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Saucy Salads and Sandwiches at the Edgewater Beach Hotel

 The grounds of the Edgewater Beach Hotel. Postcard published by Curt Teich Co., Chicago. 
Seeing the pink high-rise Edgewater Beach Apartments on Sheridan Road near Bryn Mawr Avenue makes one think of the famed Edgewater Beach Hotel structures that once stood nearby.

In its heyday in the 1920s through the 1940s, the hotel was a popular spot with honeymooners and visiting celebrities alike. You could also eat one heck of a salad or sandwich there.

Arnold Shircliffe, who worked as the catering manager at the hotel, wrote A Book of Salads in 1926 and The Edgewater Sandwich Book in 1930. A sampling of recipes from these cookbooks shows that Shircliffe knew how to elevate these everyday convenience foods into works of art. He also had very different ideas about salads and sandwiches than what we typically eat today.

The Colonnade Room at the Edgewater Beach Hotel. Postcard published by Max Rigot Selling Agency of Chicago. 

A Book of Salads was referred to as “the bible of salad makers” according to the Chicago Tribune archives. In this book, Shircliffe lays out the 5 basic types of salad dressing: French dressing, mayonnaise, animal fat, sour cream, and “cooked dressing.” Cheese was a key ingredient in many of his salads, and presentation was key. For example, the Iron Salad consisted of dates, raisins, cottage cheese, endive, and cress artfully arranged on a plate. And although the Tribune states that Shircliffe was “exceedingly fond of lettuce,” this key ingredient seemed to be used mainly for decorative purposes. Shircliffe’s Breakfast Salad recipe begins with a measly 2 or 3 lettuce leaves, on top of which is piled tomato, scrambled eggs whipped with cream and Worcestershire sauce, and boiled ham.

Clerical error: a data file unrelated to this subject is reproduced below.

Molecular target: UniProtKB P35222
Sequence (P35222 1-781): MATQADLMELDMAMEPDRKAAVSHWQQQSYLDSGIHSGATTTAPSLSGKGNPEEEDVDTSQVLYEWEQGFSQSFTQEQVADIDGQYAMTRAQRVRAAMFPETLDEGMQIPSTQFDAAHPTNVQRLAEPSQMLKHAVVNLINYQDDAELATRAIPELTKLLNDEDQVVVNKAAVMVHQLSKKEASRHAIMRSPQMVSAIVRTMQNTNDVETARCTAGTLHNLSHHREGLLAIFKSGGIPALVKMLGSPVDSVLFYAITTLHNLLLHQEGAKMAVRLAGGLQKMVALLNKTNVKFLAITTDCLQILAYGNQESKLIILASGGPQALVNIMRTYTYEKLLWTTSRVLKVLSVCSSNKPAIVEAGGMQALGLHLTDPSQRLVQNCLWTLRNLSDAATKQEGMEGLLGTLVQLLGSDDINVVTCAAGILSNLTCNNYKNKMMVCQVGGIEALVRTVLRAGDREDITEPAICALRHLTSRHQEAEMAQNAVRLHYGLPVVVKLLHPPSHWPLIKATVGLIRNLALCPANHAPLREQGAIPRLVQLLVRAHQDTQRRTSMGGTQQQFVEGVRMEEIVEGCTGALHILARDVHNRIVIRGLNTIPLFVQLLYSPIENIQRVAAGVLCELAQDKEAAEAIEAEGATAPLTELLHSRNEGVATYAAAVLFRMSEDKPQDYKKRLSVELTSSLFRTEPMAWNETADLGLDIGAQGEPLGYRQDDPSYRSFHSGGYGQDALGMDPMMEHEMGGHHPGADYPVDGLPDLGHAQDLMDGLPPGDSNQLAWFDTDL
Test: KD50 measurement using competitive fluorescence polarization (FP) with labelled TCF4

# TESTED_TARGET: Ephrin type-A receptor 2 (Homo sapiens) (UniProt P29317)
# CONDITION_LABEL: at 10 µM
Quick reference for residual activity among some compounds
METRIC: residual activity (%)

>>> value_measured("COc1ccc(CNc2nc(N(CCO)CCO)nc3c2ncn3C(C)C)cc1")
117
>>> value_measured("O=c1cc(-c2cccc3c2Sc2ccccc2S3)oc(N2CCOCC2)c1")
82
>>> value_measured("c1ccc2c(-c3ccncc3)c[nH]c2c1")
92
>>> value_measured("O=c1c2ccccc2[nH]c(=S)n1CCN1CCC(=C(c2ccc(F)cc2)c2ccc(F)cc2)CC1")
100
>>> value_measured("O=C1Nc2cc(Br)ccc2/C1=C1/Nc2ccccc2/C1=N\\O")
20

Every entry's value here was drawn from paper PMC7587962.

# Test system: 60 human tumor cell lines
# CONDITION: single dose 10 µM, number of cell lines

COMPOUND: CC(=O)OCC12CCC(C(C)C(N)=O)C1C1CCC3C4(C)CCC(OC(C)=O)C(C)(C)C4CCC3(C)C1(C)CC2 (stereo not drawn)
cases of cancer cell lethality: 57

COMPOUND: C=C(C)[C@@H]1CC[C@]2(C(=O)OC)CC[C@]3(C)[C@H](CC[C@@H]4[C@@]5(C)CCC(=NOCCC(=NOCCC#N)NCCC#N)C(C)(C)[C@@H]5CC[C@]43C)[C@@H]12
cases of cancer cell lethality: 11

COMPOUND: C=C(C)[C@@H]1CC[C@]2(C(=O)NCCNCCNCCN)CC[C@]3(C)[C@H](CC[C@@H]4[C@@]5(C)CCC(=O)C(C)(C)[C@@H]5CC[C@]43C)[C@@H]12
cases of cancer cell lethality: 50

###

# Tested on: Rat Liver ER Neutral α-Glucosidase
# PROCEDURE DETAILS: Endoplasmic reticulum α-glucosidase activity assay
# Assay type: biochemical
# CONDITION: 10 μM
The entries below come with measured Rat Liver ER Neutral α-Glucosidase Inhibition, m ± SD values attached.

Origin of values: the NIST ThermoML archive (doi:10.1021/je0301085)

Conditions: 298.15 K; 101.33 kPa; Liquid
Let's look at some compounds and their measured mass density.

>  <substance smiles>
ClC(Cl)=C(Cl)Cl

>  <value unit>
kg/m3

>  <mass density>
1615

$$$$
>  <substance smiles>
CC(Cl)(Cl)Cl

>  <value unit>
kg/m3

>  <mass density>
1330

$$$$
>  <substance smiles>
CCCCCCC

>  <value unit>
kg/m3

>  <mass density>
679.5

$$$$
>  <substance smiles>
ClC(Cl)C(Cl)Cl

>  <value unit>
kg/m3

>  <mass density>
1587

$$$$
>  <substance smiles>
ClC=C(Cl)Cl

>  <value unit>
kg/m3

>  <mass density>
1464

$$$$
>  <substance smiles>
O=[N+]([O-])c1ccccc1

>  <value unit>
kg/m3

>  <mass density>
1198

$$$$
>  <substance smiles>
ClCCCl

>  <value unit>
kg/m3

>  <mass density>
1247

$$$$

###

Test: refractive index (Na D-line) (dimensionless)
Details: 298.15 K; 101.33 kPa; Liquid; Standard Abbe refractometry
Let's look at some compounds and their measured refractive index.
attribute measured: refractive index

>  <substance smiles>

The Edgewater Sandwich Book included recipes for a Pig’s Feet Sandwich, a Rabbit Sandwich, and even a Squirrel Sandwich, just to name a few. Shircliffe’s Prune Sandwich consisted of prunes, lemon juice, mayonnaise, butter, and lettuce on whole-wheat bread, offering a slightly healthier option. The Cannibal Sandwich featured raw ground beef mixed with onions and seasoning as its main ingredient. “Sprinkle with chopped chives and criss-cross with fork tines to give a decorative appearance,” the recipe concludes. Shircliffe dedicated The Edgewater Sandwich Book to none other than the Earl of Sandwich, the Brit who invented the lunchtime staple.  

Marine Dining Room. Postcard published by Curt Teich & Co. of Chicago.

Shircliffe went on to become manager of the Wrigley Building restaurant, a position he held until his death in 1952 at the age of 72. Perhaps Shircliffe’s fondness for rich ingredients stemmed from his time spent serving his country prior to his time at the Edgewater Beach Hotel. During World War I, he initiated food train service for U.S. troops in France. And during World War II, he was a food consultant to the U.S. Army and Navy. One thing is for sure: After reading samples from these cookbooks, I will never think of salads and sandwiches the same way again. And one more thing: If you’re going to make a Cannibal Sandwich, it had better look decorative.

Written by Emily Ruzich

Note: Special thanks to Amy Dobrowolsky for telling me about A Book of Salads and providing the inspiration for this post.
The following blogs also provided excerpts from the cookbooks:                                                                
Cookbook of the Day ( 
A Study of Reading Habits (

A second postcard of the Marine Dining Room. This postcard was published by Max Rigot Selling Agency of Chicago.


  1. A "Cannibal Sandwich" is just steak tartar.

  2. The pink Edgewater Beach Apartments were never a hotel building; they’ve always been apartments. The two hotel buildings shown on the postcard were yellow and were torn down. This is a common mistake.

  3. Out of curiosity I made a prune sandwich, and it was better than I expected.

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